A lyrical novel about family and friendship from critically acclaimed author Benjamin Alire Sáenz.
Aristotle is an angry teen with a brother in prison. Dante is a know-it-all who has an unusual way of looking at the world. When the two meet at the swimming pool, they seem to have nothing in common. But as the loners start spending time together, they discover that they share a special friendship—the kind that changes lives and lasts a lifetime. And it is through this friendship that Ari and Dante will learn the most important truths about themselves and the kind of people they want to be.
The most beautiful and emotional book I’ve read this year, probably ever. I won’t stop thinking about it anytime soon, and I know I’m going to reread it and love it just as much as I did the first time, if not more.
To be careful with people and with words was a rare and beautiful thing.
There’s a world inside this book, a world of emotions; all those emotions that torment teenagers and make that the hardest period in everyone’s life. But at the same time the most beautiful and intense journey we all have to take. Ari is just a boy, who feels so much but who doesn’t know how to deal with what he’s feeling, so he keeps it all bottled up. Until he meets Dante, a boy his age, who’s confident and, as Ari says, you can read whatever he’s thinking or feeling in his eyes.
I renamed myself Ari. If I switched the letter, my name was Air. I thought it might be a great thing to be the air. I could be something and nothing at the same time. I could be necessary and also invisible. Everyone would need me and no one would be able to see me.
Ari wants to go through this “phase” unnoticed, he wants to grow up and finally understand, but that’s not possible. Dante, who seems to understand everything, who’s so different from everyone else, who’s kind and inherently good, who loves so wholly, and hates shoes, is the only one who can get under Ari’s skin.
And it seemed to me that Dante’s face was a map of the world. A world without any darkness.
Wow, a world without darkness. How beautiful was that?
As they spend the summer together they develop this amazing friendship, that goes beyond anything I’ve ever read about, it’s so deep, and honest, and without expectations. They just grow to be in each other’s company, laughing, talking, reading, and sharing their passions and deepest secrets. They don’t even need to talk most of the time, they just get it. And it’s beautiful.
Sometimes, you do things and you do them not because you’re thinking but because you’re feeling. Because you’re feeling too much. And you can’t always control the things you do when you’re feeling too much.
Ari doesn’t know, or doesn’t want to acknowledge how much he’s worth, or what it is that he’s feeling. But I found the way his thoughts and instincts, unconsciously brought him to the truth about himself, so meaningful and accurate. Because it’s that’s exactly how it works; sometimes we just don’t want to find that truth about ourselves, because it scares us, or ashames us, or simply beacuse we’re not ready, but in the end we knew it all along.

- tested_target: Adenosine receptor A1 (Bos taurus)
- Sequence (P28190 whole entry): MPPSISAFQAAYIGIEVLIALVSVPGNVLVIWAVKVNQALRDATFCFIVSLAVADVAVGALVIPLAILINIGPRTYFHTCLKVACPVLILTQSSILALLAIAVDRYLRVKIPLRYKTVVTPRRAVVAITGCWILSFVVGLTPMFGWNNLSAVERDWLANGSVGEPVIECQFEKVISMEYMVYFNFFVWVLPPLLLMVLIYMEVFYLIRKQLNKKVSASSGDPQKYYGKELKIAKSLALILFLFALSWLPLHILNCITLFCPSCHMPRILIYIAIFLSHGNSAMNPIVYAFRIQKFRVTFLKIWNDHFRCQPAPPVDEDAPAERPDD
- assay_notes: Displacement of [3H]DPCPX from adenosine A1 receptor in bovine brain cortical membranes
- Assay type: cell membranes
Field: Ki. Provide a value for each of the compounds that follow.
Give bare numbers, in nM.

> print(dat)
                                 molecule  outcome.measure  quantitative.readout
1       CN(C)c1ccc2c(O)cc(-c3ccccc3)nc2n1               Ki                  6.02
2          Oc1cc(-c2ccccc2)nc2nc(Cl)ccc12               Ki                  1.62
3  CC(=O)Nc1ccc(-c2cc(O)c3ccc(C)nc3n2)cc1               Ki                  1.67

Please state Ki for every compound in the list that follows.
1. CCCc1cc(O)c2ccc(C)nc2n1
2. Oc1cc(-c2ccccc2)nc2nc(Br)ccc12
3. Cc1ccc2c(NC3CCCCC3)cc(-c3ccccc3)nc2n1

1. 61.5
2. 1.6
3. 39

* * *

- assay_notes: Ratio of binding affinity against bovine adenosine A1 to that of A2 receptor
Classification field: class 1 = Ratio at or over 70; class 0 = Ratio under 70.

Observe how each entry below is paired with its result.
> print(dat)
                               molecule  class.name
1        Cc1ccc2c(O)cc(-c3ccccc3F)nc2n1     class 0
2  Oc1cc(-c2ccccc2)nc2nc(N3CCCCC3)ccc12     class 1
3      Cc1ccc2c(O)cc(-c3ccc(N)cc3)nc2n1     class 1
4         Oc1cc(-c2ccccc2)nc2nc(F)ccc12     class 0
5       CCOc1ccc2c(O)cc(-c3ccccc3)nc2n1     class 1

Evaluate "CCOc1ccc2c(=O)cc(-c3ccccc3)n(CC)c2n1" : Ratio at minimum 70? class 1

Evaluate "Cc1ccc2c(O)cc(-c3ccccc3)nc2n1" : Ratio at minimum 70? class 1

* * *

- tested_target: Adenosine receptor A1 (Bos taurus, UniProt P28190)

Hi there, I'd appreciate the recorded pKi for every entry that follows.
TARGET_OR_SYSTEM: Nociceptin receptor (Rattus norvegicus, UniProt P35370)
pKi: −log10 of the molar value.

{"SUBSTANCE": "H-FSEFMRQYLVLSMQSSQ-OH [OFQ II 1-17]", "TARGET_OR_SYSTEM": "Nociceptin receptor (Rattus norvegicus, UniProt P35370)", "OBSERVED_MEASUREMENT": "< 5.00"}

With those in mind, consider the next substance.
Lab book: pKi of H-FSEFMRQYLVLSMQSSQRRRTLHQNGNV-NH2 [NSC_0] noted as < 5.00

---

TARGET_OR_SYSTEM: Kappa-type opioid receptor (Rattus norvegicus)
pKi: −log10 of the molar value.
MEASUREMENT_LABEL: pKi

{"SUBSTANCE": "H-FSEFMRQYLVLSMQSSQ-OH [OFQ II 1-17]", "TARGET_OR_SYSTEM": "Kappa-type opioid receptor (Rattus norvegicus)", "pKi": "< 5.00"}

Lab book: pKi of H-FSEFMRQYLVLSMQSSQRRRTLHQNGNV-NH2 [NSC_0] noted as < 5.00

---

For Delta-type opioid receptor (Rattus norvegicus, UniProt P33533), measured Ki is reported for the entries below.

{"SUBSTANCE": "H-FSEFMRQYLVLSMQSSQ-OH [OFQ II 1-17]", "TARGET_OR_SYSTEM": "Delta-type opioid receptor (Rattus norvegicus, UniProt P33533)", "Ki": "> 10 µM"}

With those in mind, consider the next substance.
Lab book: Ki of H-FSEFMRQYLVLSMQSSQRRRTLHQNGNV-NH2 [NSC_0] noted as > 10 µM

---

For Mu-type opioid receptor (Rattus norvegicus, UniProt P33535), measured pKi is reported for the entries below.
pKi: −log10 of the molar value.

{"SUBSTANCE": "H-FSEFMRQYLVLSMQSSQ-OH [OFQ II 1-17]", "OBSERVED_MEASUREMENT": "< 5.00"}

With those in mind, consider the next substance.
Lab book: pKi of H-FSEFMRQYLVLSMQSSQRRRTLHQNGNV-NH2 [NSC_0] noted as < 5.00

“Do you think it will always be this way?”
“I mean, when do we start feeling like the world belongs to us?”
I wanted to tell him that the world would never belong to us. “I don’t know,” I said. “Tomorrow.”
Aside from Ari and Dante, I loved their families. It showed how every decision parents make influences a teen’s life. But that even adults are bound to make mistakes, they don’t always know everything, they’re just learning as they go. Ari and Dante’s parents are amazing, though, they all have their faults, but they love their sons so much, and that’s enough. They’re supportive and they’re always there for them, even when they’re scared and really don’t know how to hadle things.
Until Dante, being with other people was the hardest thing in the world for me. But Dante made talking and living and feeling seem like all those things were perfectly natural. Not in my world, they weren’t.
I’m rambling, I’m sorry, I just finished this a few hours ago and I could talk about it for days. There’s just so much to talk about; this book was honest, raw, intense, heartfelt. It took my breath away, it made me laugh, it made me cry whenever setting sad or painful happened, or for no reason at all. That’s probably because it’s just so beautifully written, I could quote the whole book. I needed a few minutes at the end of every chapter to think about what I’d just read.
I love swimming”
“I know,” I said.
“I love swimming,” he said again. He was quiet for a little while. And then he said, “I love swimming—and you.”
I didn’t say anything.
“Swimming and you, Ari. Those are the things I love the most.”
So, yeah, I definitely recommend this one to everyone out there. I learned so much from this, and I feel like a better and richer person thanks to Ari and Dante’s story.